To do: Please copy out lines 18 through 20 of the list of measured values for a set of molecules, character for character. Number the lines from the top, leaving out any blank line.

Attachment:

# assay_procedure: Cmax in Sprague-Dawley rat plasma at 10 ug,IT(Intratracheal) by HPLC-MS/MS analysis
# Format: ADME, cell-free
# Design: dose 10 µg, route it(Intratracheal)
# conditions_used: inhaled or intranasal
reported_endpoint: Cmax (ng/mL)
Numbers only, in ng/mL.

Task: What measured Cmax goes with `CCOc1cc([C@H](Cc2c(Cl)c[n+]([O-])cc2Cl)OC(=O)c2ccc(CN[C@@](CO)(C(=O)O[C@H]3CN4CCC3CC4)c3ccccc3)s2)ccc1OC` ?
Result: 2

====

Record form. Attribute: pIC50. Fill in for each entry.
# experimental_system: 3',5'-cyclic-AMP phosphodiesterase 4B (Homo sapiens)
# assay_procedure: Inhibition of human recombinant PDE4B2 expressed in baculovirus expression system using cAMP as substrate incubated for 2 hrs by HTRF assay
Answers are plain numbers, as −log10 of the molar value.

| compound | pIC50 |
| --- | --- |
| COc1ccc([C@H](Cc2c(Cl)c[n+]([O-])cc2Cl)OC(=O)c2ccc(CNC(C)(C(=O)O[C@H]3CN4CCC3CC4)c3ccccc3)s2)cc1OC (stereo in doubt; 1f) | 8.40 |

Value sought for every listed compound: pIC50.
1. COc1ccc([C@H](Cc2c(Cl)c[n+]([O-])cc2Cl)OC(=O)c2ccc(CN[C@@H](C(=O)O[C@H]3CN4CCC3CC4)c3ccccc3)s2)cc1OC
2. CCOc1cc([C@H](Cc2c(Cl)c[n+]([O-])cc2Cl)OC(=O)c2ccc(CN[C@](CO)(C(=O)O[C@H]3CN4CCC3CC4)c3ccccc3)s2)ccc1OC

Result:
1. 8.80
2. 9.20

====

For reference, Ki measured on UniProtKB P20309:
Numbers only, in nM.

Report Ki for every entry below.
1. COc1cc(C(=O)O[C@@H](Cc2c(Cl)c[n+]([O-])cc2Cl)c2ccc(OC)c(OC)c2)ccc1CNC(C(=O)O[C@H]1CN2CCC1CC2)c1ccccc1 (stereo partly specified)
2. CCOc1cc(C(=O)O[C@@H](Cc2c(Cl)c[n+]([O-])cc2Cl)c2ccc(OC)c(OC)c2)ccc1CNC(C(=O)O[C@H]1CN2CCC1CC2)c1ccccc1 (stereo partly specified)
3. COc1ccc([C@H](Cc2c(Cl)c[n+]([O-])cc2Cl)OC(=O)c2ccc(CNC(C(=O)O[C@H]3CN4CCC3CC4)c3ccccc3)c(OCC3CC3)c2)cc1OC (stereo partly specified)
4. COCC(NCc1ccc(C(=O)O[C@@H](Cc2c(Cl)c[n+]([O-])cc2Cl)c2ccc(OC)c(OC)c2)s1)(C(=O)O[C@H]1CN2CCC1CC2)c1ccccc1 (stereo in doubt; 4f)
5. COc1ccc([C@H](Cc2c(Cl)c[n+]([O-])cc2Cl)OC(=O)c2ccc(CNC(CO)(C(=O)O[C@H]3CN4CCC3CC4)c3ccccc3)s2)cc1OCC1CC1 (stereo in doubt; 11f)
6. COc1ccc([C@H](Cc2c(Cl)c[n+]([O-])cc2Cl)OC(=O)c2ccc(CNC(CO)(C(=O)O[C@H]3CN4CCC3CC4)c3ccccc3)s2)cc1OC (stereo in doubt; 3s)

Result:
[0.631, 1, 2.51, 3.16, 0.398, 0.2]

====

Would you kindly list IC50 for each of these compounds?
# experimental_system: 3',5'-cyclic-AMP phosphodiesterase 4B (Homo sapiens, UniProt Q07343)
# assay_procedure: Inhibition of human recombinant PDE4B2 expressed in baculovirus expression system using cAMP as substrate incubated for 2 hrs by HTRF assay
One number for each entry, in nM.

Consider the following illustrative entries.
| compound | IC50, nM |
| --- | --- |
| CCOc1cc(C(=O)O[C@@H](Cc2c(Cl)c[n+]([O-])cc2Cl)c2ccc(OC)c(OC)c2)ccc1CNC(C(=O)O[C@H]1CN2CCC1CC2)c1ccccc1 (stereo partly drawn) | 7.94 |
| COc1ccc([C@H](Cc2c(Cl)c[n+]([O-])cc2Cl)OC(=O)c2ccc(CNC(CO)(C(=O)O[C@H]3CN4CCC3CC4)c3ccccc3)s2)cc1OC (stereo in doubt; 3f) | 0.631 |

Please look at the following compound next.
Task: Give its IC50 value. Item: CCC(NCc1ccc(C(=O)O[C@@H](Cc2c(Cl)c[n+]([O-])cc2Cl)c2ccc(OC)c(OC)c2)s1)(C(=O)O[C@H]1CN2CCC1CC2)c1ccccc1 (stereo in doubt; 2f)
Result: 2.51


1. COc1ccc([C@H](Cc2c(Cl)c[n+]([O-])cc2Cl)OC(=O)c2ccc(CN[C@@H](C(=O)O[C@H]3CN4CCC3CC4)c3ccccc3)s2)cc1OC
2. CCOc1cc([C@H](Cc2c(Cl)c[n+]([O-])cc2Cl)OC(=O)c2ccc(CN[C@](CO)(C(=O)O[C@H]3CN4CCC3CC4)c3ccccc3)s2)ccc1OC

Result: